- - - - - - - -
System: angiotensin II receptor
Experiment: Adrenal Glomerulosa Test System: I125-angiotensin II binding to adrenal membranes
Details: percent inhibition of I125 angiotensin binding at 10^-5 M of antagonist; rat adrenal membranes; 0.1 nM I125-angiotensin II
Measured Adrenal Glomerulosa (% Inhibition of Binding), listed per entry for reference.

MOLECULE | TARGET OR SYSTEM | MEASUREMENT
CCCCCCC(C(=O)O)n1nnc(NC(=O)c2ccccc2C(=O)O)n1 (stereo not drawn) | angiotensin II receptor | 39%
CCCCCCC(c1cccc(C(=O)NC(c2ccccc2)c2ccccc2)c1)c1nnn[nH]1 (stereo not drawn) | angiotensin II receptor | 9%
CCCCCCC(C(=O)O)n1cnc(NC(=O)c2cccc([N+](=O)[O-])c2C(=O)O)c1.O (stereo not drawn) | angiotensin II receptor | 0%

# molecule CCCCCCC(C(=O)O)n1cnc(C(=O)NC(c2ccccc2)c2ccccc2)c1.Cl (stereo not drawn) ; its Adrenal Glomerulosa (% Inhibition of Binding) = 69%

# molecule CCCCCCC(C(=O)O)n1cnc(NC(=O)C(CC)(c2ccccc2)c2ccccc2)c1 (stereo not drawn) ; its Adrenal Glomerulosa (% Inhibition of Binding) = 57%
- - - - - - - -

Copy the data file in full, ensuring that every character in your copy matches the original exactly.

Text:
System: angiotensin II receptor
Experiment: Adrenal Glomerulosa Test System: I125-angiotensin II binding to adrenal membranes
Details: percent inhibition of I125 angiotensin binding at 10^-5 M of antagonist; rat adrenal membranes; 0.1 nM I125-angiotensin II
Measured Adrenal Glomerulosa (% Inhibition of Binding), listed per entry for reference.

MOLECULE | TARGET OR SYSTEM | MEASUREMENT
CCCCCCC(C(=O)O)n1nnc(NC(=O)c2ccccc2C(=O)O)n1 (stereo not drawn) | angiotensin II receptor | 39%
CCCCCCC(c1cccc(C(=O)NC(c2ccccc2)c2ccccc2)c1)c1nnn[nH]1 (stereo not drawn) | angiotensin II receptor | 9%
CCCCCCC(C(=O)O)n1cnc(NC(=O)c2cccc([N+](=O)[O-])c2C(=O)O)c1.O (stereo not drawn) | angiotensin II receptor | 0%

# molecule CCCCCCC(C(=O)O)n1cnc(C(=O)NC(c2ccccc2)c2ccccc2)c1.Cl (stereo not drawn) ; its Adrenal Glomerulosa (% Inhibition of Binding) = 69%

# molecule CCCCCCC(C(=O)O)n1cnc(NC(=O)C(CC)(c2ccccc2)c2ccccc2)c1 (stereo not drawn) ; its Adrenal Glomerulosa (% Inhibition of Binding) = 57%